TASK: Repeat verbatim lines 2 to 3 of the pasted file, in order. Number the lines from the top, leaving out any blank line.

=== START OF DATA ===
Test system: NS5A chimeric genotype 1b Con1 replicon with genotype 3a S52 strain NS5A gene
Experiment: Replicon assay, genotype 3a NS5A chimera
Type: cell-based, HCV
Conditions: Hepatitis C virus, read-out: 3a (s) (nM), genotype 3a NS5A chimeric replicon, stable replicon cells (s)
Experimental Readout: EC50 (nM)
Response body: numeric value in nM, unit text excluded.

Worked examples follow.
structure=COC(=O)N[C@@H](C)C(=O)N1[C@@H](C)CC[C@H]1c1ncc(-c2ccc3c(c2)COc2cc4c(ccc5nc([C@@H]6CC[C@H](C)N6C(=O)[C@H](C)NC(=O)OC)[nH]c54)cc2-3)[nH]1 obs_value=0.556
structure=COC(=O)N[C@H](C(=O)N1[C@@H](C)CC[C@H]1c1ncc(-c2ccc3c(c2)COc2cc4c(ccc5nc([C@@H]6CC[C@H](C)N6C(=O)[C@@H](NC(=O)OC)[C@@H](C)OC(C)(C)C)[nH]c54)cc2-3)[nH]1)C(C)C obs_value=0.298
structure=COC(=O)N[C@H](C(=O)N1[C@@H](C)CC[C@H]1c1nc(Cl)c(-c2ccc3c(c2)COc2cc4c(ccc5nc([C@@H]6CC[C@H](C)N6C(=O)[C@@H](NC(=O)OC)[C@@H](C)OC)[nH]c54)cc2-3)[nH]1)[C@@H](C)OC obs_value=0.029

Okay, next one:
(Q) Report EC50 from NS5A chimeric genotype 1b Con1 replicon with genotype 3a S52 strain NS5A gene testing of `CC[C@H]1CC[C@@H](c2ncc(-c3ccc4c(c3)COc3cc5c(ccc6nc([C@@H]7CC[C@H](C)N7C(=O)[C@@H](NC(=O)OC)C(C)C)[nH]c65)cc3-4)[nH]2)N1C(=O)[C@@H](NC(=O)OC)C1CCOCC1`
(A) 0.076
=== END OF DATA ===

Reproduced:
Experiment: Replicon assay, genotype 3a NS5A chimera
Type: cell-based, HCV